Some examples will be shown below.

Approaching exceptional cases

It is prudent to address outliers prior to using them as inputs for a model, as this enables the model to operate more accurately. Outliers are data points that are markedly different from the average or median value of a set of data. Researchers employ their own criteria for determining what constitutes an anomaly. Outliers can be categorised as either moderate or severe, depending on the degree of their deviation from the mean. Generally, severe outliers are not incorporated into models.

Analysing a Symmetric Curve with Standard Deviation

Setting the border for a symmetric curve with outliers in a Gaussian distribution requires thinking about the standard deviation.

Applying methods that are immune to outliers

It is best practice to utilise methods that are not impacted by outliers when attempting to eliminate them. Popular methods for this include k-nearest neighbour, support vector machine, decision tree, ensemble methods, and the Naive Bayes classifier. All of these approaches are well-known for their ability to operate effectively despite the presence of outliers.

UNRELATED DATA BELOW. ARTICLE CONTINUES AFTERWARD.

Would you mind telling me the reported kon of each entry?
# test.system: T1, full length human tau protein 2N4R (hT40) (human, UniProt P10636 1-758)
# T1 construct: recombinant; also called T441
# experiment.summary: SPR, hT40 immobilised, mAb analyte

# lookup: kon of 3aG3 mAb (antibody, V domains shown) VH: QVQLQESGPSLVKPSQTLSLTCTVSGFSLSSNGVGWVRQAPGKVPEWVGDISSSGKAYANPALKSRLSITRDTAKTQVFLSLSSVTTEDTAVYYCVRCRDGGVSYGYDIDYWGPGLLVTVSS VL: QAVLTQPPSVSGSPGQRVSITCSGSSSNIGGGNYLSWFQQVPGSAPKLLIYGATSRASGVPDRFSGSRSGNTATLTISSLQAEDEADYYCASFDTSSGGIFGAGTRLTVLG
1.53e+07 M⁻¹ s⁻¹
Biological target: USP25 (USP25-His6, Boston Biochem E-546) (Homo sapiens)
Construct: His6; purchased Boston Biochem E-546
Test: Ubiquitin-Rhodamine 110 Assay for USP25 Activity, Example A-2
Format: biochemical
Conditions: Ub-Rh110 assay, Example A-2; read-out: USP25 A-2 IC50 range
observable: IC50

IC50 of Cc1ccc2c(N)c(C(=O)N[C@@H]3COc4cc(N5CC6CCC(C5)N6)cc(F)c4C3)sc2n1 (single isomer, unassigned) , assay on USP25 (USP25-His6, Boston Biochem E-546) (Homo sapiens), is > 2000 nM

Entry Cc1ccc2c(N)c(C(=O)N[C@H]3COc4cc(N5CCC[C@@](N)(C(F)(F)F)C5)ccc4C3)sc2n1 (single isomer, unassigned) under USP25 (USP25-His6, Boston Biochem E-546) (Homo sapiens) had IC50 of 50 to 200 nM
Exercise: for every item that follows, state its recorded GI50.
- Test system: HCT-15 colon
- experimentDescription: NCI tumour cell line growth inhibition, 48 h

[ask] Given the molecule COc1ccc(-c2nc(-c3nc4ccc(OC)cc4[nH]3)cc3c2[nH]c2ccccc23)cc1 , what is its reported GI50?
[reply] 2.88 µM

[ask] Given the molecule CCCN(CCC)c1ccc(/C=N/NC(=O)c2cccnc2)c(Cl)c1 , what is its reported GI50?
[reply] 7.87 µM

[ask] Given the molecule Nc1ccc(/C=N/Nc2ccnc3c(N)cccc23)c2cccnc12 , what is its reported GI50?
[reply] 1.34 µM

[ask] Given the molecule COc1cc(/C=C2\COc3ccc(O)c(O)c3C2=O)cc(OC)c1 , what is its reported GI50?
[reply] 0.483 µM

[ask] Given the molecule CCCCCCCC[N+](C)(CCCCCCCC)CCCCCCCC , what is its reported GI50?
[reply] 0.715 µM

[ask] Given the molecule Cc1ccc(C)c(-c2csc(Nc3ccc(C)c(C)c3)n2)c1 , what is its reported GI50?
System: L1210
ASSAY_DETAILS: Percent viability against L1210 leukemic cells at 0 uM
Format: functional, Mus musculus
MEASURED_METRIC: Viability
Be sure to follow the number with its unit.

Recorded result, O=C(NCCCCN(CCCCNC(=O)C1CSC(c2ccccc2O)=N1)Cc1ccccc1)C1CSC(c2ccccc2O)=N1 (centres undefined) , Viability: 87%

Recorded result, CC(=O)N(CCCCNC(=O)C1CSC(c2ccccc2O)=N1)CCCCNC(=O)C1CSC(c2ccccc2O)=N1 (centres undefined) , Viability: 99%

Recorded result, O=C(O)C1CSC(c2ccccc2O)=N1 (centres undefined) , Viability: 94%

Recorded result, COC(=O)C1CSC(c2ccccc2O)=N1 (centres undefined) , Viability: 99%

Changes to the Data

Datasets can contain features that vary significantly in terms of scale, measurement, and scope. If such data is entered into a model without first scaling it, the results of the modelling process can be unsatisfactory due to the fact that models only take into account the magnitude of the data and not the units of measurement. Therefore, data needs to be standardised or normalised in order to ensure consistency. Standardisation and normalisation are two types of scaling that can be used for this purpose.

Conformity to Standards: The values of the attribute in question are distributed evenly around its mean, resulting in a mean of zero and a standard deviation of one. This is illustrated in the diagram below. This shows that the values are symmetrically distributed, with approximately the same number of values on either side of the mean.

Standardisation This method of scaling involves transforming numbers into a range between 0 and 1. It is also commonly referred to as min-max scaling, which involves mapping the minimum and maximum values of a given dataset to 0 and 1, respectively. The result is a scaling of the data which preserves its original distribution, allowing for more effective comparison between different datasets.

The Gaussian Distribution